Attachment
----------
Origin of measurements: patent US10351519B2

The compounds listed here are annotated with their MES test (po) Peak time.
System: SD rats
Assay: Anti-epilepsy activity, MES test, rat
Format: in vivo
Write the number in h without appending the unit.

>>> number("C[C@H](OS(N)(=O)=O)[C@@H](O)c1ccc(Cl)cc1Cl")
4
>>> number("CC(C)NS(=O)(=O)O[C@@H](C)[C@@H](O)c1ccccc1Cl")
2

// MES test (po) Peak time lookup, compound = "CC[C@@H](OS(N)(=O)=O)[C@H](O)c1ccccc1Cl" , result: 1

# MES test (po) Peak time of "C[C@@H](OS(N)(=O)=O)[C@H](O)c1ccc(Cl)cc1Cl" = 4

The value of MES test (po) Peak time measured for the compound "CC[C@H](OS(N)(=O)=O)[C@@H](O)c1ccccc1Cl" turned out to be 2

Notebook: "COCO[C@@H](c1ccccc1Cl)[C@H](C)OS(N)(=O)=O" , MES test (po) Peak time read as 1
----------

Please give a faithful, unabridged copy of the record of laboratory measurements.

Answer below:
Origin of measurements: patent US10351519B2

The compounds listed here are annotated with their MES test (po) Peak time.
System: SD rats
Assay: Anti-epilepsy activity, MES test, rat
Format: in vivo
Write the number in h without appending the unit.

>>> number("C[C@H](OS(N)(=O)=O)[C@@H](O)c1ccc(Cl)cc1Cl")
4
>>> number("CC(C)NS(=O)(=O)O[C@@H](C)[C@@H](O)c1ccccc1Cl")
2

// MES test (po) Peak time lookup, compound = "CC[C@@H](OS(N)(=O)=O)[C@H](O)c1ccccc1Cl" , result: 1

# MES test (po) Peak time of "C[C@@H](OS(N)(=O)=O)[C@H](O)c1ccc(Cl)cc1Cl" = 4

The value of MES test (po) Peak time measured for the compound "CC[C@H](OS(N)(=O)=O)[C@@H](O)c1ccccc1Cl" turned out to be 2

Notebook: "COCO[C@@H](c1ccccc1Cl)[C@H](C)OS(N)(=O)=O" , MES test (po) Peak time read as 1